she cooks…he cleans

Real food, gluten-free meals, and eclectic music!

Weekday Chili with Black and White Beans

Pork chili cupFinally it is Fall and I can go back outside again. Summer in Atlanta this year was 100 times more depressing than winter.  The spectrum of comfort ranged from hot, sunny mugginess to damp, dank, cloudy rainy mugginess.  These first 2 days of fall have been glorious blue skies, with lower humidity and perfect temperatures.  Keep on with that!

So to celebrate, I made a pot of chili.  I have a few versions of this up my sleeve – there’s the kind of chili that takes all day to cook, and there’s fast chili that you can throw together in 15 minutes and have on the table in an hour.  This particular recipe is quick and versatile – just right for a weekday meal.

If you’re interested in the more extravagant chili recipes, check these out.  This recipe for Beef Chili Rellenos begins with a regular pot of beef chili made with slow cooked chuck roast. That is my usual go-to chili recipe, sans the poblanos.  I also have a relatively involved recipe for New Mexico Carne Adovada.  This is made with pork shoulder, marinated overnight (or up to 48 hours) in homemade red chile sauce, then slow cooked until tender.  It is a lot of work, but so worth it!

But you’re probably here for the weekday version, as advertised. This version was made with ground pork, but you could also use ground beef or a combo of beef and pork.  Heck, even ground chicken or turkey would do.  I added 3 fire-roasted New Mexico green chiles for more flavor and heat, black beans and cannellini beans for visual interest (and more volume), and also threw in some leftover sweet bell peppers and onions that I had grilled over the weekend.  Other leftovers would probably work pretty well too – zucchini, butternut squash chunks.  Add more green chiles if you want. Whatever you’d like!
Here’s the “base” recipe. Improvise as needed!

Ingredients (about 4 servings):

  • ~1 cup chopped sweet onion (1/2 jumbo onion)
  • 1 sweet red bell pepper, chopped
  • 2 tablespoons EVOO (or other oil/fat)
  • 4 cloves garlic, chopped fine
  • 3 fire-roasted green chiles, chopped
  • 1 pound ground pork
  • 1 tablespoon chili powder (no salt)
  • 1 1/2 teaspoons ground cumin
  • 1 1/4 teaspoons kosher salt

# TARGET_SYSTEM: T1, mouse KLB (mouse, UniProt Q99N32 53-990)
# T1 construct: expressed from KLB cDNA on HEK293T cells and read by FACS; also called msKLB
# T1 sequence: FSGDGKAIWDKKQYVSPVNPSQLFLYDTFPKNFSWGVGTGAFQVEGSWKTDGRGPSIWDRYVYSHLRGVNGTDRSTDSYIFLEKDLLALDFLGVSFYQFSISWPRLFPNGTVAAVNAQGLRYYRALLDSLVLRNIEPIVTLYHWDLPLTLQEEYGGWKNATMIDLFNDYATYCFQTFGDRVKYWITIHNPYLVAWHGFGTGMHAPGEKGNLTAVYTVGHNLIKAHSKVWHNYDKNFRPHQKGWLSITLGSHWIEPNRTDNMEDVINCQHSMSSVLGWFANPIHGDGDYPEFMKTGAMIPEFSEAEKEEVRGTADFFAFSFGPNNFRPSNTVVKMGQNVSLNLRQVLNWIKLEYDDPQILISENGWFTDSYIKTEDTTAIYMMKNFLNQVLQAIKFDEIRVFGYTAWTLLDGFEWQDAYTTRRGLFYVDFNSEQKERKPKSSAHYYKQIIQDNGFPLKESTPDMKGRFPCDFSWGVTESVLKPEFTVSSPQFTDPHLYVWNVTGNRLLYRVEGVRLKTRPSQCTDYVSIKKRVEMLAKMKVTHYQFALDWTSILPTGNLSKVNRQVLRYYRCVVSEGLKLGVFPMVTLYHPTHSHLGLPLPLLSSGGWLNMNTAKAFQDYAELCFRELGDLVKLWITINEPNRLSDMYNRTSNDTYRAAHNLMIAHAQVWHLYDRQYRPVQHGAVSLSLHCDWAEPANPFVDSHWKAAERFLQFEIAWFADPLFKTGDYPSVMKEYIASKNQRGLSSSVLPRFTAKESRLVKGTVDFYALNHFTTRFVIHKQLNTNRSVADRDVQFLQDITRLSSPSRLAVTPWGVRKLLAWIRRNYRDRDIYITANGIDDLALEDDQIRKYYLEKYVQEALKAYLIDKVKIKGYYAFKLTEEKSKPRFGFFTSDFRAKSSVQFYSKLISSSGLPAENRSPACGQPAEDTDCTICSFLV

• 1 1/2 cups broth (I used chicken)
  • 1 15-oz can crushed tomatoes (or diced tomatoes)
  • 1 13-oz box cannellini beans (or other white beans) – drained and rinsed
  • 1 13-oz box of black beans -drained and rinsed
  • Monterey Jack or Cheddar cheese (optional)
  • Sour cream (optional)
  1. In a  large pot or Dutch oven, heat the oil over medium to med-high heat. Add onions and pepper; saute until soft. Add garlic and stir until fragrant (about 1 minute).
  2. Add ground pork and cook until no longer pink, mashing and stirring with wooden spoon to break up clumps of meat.
  3. Add green chiles, chili powder, cumin, and salt.  Stir until seasoning is mixed well with the meat and vegetables.
  4. Stir in broth and crushed tomatoes. Cover and reduce heat to a simmer; cook for 30-40 minutes, stirring occasionally.
  5. Add drained and rinsed beans to the chili.  Simmer for around 15 minutes.
  6. Taste and adjust seasoning if needed.
  7. Serve it hot!  Serving suggestions: cheese and sour cream, cornbread or corn chips, sliced avocado, limes.

Pork chili pot


nootherOoh, I love the fall…! Also love Gene Clark. Former Byrd member (He wrote “Probably Feel A Whole Lot Better”) who never really took the next step to superstardom, unlike David Crosby. Instead he focused on making some great country-rock with The Dillards, and later in his life, with the Textones. Couple of favorites here. First up is No Other, generally considered his solo masterpiece. One of those records you listen to again and again, and hear something different each time. The first cut, “Life’s Greatest Fool” is better than 99% of post-Byrds work by any of them.

Another good one is Gene Clark (aka White Light). While not the equal of No Other, it holds its own with Clark’s introspective, meaningful country style. Sadly Clark died in 1991, but left loads of work to delve into. Now, time for some chili!clark

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